In his resignation letter, Mr Green said statements he made about what he knew about the pornography could have been "clearer", conceding that his lawyers had been informed by Met Police lawyers about their initial discovery in 2008 and the police had also raised the matter with him in a phone call in 2013.
"I apologise that my statements were misleading on this point," he said.
Health Secretary Jeremy Hunt told BBC Radio 4's Today programme Mr Green had "lied" about "a particular incident" and that was why he had to go but it was a "sad moment".
Asked if his departure left Theresa May more isolated, he said "leadership is lonely" but she had shown "extraordinary resilience in very challenging circumstances" and was someone "who is capable of taking very difficult decisions".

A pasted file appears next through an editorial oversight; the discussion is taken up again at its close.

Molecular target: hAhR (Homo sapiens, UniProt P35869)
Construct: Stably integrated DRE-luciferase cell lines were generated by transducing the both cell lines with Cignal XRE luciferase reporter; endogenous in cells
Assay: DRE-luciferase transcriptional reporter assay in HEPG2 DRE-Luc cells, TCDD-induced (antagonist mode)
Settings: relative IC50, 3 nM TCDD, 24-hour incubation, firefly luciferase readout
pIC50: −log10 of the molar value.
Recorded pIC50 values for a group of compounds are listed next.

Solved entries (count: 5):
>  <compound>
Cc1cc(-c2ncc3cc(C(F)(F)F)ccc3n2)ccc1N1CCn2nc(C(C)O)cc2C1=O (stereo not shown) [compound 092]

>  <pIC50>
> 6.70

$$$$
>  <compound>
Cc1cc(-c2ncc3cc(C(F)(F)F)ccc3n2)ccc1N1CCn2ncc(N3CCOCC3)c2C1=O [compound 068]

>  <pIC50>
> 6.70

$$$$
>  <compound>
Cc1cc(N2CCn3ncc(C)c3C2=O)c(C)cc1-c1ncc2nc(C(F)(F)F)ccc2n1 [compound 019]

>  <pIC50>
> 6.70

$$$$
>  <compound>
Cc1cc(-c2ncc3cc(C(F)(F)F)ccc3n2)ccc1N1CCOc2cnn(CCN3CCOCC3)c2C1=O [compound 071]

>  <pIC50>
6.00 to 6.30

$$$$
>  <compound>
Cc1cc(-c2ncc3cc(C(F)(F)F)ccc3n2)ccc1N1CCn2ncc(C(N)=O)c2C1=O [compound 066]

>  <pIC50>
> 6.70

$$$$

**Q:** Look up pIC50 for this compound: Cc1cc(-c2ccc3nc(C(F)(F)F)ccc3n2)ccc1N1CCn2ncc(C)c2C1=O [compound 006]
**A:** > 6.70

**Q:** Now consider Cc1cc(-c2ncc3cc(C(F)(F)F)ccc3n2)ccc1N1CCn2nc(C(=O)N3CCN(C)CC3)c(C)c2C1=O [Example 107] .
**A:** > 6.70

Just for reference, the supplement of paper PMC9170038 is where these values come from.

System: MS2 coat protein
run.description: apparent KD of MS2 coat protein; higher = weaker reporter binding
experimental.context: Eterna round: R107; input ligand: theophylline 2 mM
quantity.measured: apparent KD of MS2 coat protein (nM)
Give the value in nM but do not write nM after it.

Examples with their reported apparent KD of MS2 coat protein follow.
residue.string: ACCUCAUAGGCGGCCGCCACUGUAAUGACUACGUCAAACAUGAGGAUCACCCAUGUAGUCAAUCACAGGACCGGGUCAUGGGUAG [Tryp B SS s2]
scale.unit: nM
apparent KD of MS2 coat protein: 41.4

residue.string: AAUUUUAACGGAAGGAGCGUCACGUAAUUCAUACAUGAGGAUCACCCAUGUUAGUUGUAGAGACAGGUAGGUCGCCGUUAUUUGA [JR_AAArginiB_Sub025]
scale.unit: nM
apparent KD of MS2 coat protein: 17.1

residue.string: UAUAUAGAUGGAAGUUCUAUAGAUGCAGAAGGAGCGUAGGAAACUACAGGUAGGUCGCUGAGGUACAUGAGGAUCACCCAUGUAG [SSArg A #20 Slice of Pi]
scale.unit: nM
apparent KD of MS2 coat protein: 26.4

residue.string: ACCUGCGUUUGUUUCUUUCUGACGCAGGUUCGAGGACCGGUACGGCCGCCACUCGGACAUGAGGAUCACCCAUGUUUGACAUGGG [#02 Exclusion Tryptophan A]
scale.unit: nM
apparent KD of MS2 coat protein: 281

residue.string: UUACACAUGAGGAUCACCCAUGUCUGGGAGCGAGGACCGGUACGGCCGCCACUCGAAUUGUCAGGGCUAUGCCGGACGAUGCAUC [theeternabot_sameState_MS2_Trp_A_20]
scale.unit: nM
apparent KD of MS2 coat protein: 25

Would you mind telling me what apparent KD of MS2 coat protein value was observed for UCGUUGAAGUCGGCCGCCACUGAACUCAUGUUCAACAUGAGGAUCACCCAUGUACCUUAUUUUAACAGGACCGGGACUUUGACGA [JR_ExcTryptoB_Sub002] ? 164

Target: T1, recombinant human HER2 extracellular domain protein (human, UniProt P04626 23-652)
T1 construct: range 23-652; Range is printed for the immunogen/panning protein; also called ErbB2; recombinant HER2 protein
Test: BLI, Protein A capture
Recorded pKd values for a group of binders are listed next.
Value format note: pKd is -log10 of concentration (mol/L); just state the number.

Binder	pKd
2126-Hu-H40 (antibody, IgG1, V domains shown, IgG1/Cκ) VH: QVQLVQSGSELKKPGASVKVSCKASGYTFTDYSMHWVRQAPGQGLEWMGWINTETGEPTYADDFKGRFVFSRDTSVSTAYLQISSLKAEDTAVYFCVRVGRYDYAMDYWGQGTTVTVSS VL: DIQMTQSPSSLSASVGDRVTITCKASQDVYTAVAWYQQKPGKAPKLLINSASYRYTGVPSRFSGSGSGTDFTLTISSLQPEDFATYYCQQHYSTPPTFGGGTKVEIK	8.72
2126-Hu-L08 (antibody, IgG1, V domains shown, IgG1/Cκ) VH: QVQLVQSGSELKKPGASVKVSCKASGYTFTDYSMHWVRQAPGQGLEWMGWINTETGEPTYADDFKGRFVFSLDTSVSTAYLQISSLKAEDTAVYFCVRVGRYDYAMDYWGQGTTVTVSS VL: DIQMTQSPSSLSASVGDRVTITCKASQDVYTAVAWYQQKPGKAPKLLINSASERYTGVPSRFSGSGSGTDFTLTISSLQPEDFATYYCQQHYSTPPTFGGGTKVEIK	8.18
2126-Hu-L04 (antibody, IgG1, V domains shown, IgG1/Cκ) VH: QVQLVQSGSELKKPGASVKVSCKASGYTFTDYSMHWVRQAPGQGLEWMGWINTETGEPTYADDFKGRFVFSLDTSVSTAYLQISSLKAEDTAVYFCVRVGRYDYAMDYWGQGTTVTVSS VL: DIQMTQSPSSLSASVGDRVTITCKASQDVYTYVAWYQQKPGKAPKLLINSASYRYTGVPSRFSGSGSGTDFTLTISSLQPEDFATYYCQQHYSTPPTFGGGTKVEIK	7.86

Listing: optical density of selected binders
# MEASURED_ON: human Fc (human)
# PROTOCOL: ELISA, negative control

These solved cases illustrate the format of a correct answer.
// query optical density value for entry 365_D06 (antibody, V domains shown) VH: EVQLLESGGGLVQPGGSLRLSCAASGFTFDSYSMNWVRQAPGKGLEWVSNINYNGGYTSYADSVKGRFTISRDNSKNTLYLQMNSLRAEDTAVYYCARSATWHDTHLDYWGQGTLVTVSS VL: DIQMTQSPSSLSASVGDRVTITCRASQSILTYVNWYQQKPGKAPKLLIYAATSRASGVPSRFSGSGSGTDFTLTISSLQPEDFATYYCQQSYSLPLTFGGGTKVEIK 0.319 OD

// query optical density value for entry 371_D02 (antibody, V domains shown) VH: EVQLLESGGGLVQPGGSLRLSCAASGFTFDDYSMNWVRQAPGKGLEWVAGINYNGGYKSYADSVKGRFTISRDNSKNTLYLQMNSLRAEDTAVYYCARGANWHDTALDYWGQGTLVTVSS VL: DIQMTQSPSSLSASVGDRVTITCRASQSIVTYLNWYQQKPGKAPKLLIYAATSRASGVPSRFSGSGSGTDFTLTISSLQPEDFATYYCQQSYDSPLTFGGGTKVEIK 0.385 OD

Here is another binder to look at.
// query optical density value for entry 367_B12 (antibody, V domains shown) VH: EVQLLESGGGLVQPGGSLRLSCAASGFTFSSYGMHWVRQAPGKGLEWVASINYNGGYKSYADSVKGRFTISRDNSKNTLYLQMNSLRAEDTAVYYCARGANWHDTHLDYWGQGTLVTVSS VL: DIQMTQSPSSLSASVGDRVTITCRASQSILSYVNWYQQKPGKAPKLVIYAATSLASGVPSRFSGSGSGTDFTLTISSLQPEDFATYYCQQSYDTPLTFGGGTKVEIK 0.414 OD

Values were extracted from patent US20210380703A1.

An official report by the Cabinet Office found that public statements he made relating to what he knew about the claims were "inaccurate and misleading" and constituted a breach of the ministerial code.
The report also found that although there were "competing and contradictory accounts of what were private meetings" between himself and Ms Maltby, the investigation found her account "to be plausible".
Her parents, Colin and Victoria Maltby, said in a statement they were not surprised to find that the inquiry found Mr Green to have been "untruthful as a minister, nor that they found our daughter to be a plausible witness".
They praised their 31-year-old daughter for her courage in speaking out about the "abuse of authority".